Carmaker Daewoo Automobile Romania, based in the southern city of Craiova, which was taken over by the US Ford Motor Company, will no longer make the Matiz model in from end-May.
Having been made in Craiova since 1998, the Matiz model is the last Daewoo model still being built in Romania, after the carmaker stopped making Cielo and Nubira in last summer.In the first quarter of 2008, Daewoo sold 1,706 cars on the local market, which is a drop by almost 50 percent on the same interval a year before.
Matiz accounted for more than 90 percent of the total sales, with the remainder 10 percent being Nubira model sales, from the company’s stock.Approx. 60 percent of the value of the company’s sales in 2007 was accounted for by engines and gearboxes, with the export of such spare parts to Ukraine, Egypt, Uzbekistan and South Korea to continue also in 2008.
Ford is to assemble in Romania, starting from next year’s summer, the light utility vehicle Transit Connect, which is currently made in Turkey. The production is to reach 30,000 units in 2009 and approx. 50-60,000 units in 2010.
Moreover, the US Company is to build in Craiova a new model of a small car starting in 2010. The production of the plant is to reach by 2012 some 300,000 units, 90 percent to be exported.
Last year, there were made at Daewoo Automobile Romania almost 19,000 cars, with the plant’s maximum production capacity having stood at 150,000 cars per year.
Ford’s number of employees is to reach between 7,000 and 9,000, as against 3,500 currently, by 2012, with the number of indirect jobs to increase by up to 36,000. The total investments are to stand at 675 million euros(Access NJMCDirect to pay online tickets easily).
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The European Commission has authorised on April 30 143 million euros worth of aid, which the Romanian authorities intend to grant to Ford for the production of vehicles and engines in Craiova, south-western Romania. The Commission found the measure to be compatible with the requirements of the Regional Aid Guidelines 2007-2013 and in particular with the rules on large investment projects, the European Union’s executive body said in a press release.
Ford’s two projects involve investments of 600 million euros in total. They are expected to significantly increase direct and indirect employment while at the same time stimulating investment by suppliers and a transfer of leading-edge technology, thus benefiting the further development of the region.
„I am pleased to approve aid for these important investment projects which are expected to create more than 40,000 direct and indirect jobs in the region of Craiova,” Competition Commissioner Neelie Kroes said.
Ford’s investment projects are aimed at the extension, modernisation and fundamental overhaul of two existing plants purchased by Ford to manufacture vehicles and engines respectively. For the first five years, the new engines manufactured at the Ford Craiova plant will almost exclusively be used within the Ford group.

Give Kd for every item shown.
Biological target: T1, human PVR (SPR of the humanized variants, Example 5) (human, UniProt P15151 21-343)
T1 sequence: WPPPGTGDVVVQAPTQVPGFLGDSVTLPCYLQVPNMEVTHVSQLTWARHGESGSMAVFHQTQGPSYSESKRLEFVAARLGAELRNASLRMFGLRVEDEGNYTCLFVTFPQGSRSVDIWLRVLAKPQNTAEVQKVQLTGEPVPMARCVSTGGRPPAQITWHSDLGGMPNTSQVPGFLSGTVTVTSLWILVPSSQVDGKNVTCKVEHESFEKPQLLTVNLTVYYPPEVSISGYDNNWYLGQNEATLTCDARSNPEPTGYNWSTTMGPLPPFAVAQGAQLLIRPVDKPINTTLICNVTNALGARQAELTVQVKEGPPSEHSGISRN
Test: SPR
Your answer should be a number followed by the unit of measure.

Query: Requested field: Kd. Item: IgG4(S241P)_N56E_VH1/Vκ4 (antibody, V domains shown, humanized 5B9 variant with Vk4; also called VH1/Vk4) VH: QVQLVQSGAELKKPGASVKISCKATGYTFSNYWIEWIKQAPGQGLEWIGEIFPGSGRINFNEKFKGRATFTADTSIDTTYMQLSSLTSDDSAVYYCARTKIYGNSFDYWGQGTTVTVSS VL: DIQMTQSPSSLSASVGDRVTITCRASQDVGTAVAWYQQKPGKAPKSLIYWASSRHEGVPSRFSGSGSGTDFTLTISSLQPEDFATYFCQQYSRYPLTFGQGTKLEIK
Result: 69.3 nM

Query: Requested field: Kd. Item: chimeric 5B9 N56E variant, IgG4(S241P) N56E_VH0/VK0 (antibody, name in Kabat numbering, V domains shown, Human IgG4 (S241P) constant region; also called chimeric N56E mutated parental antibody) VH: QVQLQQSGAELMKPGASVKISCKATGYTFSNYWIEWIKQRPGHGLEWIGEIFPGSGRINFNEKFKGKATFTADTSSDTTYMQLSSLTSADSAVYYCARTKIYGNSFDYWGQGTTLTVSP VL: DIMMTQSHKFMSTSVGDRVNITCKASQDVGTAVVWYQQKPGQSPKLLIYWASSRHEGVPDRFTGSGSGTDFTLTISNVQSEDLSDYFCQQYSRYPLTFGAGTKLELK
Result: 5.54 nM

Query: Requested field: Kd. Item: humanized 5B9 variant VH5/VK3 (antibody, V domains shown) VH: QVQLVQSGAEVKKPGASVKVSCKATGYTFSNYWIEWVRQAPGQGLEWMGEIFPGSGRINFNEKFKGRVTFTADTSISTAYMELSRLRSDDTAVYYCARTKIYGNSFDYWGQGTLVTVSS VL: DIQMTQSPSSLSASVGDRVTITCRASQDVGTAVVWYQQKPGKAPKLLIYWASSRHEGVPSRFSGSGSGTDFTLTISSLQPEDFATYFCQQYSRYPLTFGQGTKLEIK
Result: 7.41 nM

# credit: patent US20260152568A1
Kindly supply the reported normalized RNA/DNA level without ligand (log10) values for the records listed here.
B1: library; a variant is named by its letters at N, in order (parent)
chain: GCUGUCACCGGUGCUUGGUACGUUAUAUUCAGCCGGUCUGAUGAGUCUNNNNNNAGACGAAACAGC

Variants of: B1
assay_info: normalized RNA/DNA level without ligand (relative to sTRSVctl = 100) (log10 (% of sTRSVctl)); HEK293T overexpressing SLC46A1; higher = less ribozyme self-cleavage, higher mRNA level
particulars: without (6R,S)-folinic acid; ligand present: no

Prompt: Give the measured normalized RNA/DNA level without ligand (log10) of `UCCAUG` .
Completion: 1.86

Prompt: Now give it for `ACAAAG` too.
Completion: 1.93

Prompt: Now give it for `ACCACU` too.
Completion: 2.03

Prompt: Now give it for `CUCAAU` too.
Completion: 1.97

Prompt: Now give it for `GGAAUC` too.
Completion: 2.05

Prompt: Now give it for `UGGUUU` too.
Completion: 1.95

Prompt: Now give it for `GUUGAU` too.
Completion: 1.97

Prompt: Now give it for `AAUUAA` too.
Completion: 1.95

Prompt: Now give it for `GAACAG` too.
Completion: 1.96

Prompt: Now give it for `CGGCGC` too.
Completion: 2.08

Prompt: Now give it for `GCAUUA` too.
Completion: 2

The total investment costs taken into consideration for the calculation of the aid amount to 435 million euros for the vehicle project and to 165 million euros for the engine project, while the actual aid amounts are 94 million and 49 million euros respectively, the release says.
The project is to be carried out in Dolj County, south-western Romania, eligible for regional aid under Article 87(3)(a) of the EC Treaty as a region with an abnormally low standard of living and high unemployment.
The Romanian authorities expect that, based on the standard auto industry calculation parameters, more than 40,000 direct and indirect jobs will be created. Numerous suppliers to vehicle and engine production are expected to invest in facilities in the vicinity of the plants.
Moreover, Ford indicated that it would actively encourage technology transfer in the region to develop a substantial local supply base.
The Commission considered several plausible relevant markets from a broad definition involving passenger cars to a very narrow definition involving only multi-purpose subcompact cars. It found that Ford’s share would remain below the 25 percent threshold on all relevant product markets, both before and after the planned investment, the document explains.
The Commission also verified the capacity increase generated by the project. Its analysisconcluded that, in the relevant product segments, where the market was declining compared to the EEA growth rate, the additional production capacity created through the project would remain below 5 percent of the apparent consumption of the product concerned in the EEA.
The Commission previously assessed the sale of the Automobile Craiova assets to Ford under the state aid rules and adopted a decision on 27 February 2008 (see IP/08/315). The Commission considered the aid linked to the privatisation as unlawful and incompatible and consequently ordered the beneficiary to repay 27 million euros.
The Romanian authorities committed to suspend the payment of the regional aid endorsed in today’s decision until the beneficiary reimburses the aid earlier declared incompatible, the European Commission’s press release says.